Pechman has been a material witness in just about every related court case since the 2000-01 energy crisis went down. And he has some ideas about how the whole thing could have been avoided, starting with a completely different design for California’s energy market.
“A little less faith that just because we say a market is competitive meant it actually is competitive would have been helpful,” he says.
He traces the start of the so-called energy crisis back to 1994, when the state agreed to the separation of functions within the power system.
“My position is that this separation was what facilitated Enron’s ability to control the market,” says Pechman, who says he prefers a mixed competitive and regulated market model. “One of the problems of electrical systems is that by the nature of their history, they were not designed to be competitive, meaning we tried to impose a competitive market onto a physical structure that may not be suited to competition.”
Acknowledging that “competition is good,” Pechman says there are real benefits to be derived from the old utility market structure, namely the elimination of risk, “which reduces the cost of capital to the utilities, meaning they are able to pass energy onto customers at lower rates, as opposed to the market-oriented model of Enron.”
For him, one of the real tragedies to occur as a result of the contemporary competition obsession has been the abandonment of state regulatory commissions, not only in California but also in New York.
‘Those commissions don’t have new people coming in, they don’t have enough training, their staff numbers have dropped and all of them are getting older,” he says.
By contrast, the Enron tapes paint a picture of the traders that “suggests a young brash crowd lacking in customer-oriented values,” he says.
Which explains why what bothered Pechman most about the tapes ‚Äì “as an older utility person who shares the ethos from the era of “providing service,” as he puts it ‚Äì was not the obscenities, but the glee that the traders expressed at creating unreliability in service.
“That was so antithetical to all of the values of the electric industry, and that’s what I found upsetting more than the generally abusive nature of these people,” he says.
“They turned our whole value system upside down. When I presented testimony for the legislature, I said to the FERC, ‘This kind of behavior is going to have a detrimental effect.'”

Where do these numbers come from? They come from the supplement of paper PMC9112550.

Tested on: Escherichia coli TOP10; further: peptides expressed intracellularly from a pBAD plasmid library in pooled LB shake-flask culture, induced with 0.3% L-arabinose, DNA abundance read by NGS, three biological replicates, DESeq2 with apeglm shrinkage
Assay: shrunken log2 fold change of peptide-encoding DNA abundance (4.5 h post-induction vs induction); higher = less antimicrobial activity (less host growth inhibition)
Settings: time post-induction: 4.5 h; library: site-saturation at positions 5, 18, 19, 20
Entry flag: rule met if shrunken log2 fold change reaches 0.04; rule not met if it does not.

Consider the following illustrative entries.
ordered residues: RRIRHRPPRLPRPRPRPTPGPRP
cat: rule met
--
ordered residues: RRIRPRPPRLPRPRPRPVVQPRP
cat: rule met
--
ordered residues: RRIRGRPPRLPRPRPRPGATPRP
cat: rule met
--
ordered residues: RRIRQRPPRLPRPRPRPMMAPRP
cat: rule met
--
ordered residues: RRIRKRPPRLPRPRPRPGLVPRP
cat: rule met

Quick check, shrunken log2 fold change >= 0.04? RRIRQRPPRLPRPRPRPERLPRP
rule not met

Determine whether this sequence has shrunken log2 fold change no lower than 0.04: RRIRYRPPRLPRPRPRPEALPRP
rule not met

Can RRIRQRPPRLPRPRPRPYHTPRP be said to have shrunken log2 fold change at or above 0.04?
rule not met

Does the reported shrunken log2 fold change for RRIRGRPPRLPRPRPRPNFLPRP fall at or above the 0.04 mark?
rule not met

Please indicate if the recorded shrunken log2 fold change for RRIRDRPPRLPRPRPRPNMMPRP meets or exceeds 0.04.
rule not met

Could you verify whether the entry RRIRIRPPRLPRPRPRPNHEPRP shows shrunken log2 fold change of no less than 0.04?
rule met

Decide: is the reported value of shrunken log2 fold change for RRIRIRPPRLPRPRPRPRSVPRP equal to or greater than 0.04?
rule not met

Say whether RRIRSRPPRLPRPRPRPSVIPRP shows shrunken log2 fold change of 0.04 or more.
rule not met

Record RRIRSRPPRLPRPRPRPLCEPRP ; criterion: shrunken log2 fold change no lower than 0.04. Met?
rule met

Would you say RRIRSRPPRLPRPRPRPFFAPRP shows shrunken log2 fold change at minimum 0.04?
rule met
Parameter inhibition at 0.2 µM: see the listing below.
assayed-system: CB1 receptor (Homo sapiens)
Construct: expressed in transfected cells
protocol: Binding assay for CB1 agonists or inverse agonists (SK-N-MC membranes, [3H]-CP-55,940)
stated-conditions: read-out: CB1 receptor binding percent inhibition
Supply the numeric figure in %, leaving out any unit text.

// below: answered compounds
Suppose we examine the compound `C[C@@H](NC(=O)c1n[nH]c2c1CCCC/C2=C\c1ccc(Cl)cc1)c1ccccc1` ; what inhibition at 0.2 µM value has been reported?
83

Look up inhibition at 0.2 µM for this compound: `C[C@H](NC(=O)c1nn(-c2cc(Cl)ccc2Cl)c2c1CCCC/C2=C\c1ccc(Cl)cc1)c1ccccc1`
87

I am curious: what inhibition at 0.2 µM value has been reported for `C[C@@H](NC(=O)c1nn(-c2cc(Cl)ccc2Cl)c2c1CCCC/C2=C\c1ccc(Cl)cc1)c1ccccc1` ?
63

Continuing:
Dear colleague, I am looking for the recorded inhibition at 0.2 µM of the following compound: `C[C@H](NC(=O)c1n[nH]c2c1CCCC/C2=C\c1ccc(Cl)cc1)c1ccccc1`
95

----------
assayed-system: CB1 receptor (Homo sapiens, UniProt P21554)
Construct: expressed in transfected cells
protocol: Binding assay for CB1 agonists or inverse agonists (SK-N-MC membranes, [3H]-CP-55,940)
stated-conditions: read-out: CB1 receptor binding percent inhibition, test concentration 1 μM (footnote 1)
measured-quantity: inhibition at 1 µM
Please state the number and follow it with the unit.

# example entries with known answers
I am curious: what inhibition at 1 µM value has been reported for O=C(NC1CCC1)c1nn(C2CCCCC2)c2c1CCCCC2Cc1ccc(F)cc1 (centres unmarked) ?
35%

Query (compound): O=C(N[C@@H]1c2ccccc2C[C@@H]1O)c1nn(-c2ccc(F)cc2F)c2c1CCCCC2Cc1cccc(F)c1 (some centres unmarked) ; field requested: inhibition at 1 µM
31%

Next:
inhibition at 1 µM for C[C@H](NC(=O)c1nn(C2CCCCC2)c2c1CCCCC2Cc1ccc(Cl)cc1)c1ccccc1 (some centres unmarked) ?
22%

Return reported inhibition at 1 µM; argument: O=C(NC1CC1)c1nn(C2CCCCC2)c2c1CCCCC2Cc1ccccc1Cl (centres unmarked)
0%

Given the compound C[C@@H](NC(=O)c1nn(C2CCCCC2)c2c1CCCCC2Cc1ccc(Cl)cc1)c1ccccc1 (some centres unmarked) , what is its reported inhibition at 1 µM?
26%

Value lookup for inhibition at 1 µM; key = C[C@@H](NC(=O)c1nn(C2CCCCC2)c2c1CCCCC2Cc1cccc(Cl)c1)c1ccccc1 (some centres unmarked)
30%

As for future “crisis protection,” Pechman believes that mechanisms need to be put in place to create financial stability and limit the overall volatility of the generators’ profits.
“Some form of more innovative regulation is perhaps warranted than what we’ve so far had,” he says.
He also remains hopeful that justice will be served.
|“California needs to make sure the representatives of the people of California represent the interests of the customers in California and insist that the FERC protect the customers,” he says.||
“One of the lessons we learned is that the regulatory process did not and has not yet protected the customers. The regulatory process is charged with protecting customers, so if any new legislation is passed, it’s important to make sure it keeps that purpose.”
Bringing Out the Best
One of the other lessons learned from the crisis was just how successful customers were in reducing actual demand for power.
“During the crisis, we saw a 12-15 percent reduction,” he recalls. “Once Stage 3 was announced, you could literally watch the meter dropping. People responded to the emergency in amazing ways. From January to June 2001, we were overcharged $7 billion, so a 15 percent savings, presuming prices stayed the same, had to have been over 1 billion dollars, easily.”
Asked about Bush’s statement, mid-energy crisis, that he wouldn’t install price caps, Pechman says, “The FERC thinks the way to protect customers is by enriching the generators. The idea is that to have a reliable system, the generators need to have lots of money. And Bush’s logic is based upon the notion that a competitive market is the most efficient. What the FERC failed to recognize, both in its refunds design and remedies during the crisis, is that the market is not competitive.”
So, just when will California customers see their money back?
“I don’t know if they’re gonna get their money back,” Pechman says. What’s amazing is how much money has been squandered. Many of the gamers and manipulators have had substantial financial difficulties. There was a huge wealth transfer, mostly from California to Texas, but at the end of the day, you look at the players and say, ‘So, who really got wealthy?'”
For now, Pechman – who describes himself as a problem solver, not a troublemaker – says he’s very happy that the work of unraveling the tapes was done in Santa Cruz – and continues to go on to this day.
“We had a wonderful group of talented dedicated people,” he says, “and the work isn’t over yet. The trial lies ahead.”
Categories: Mekong Utility Watch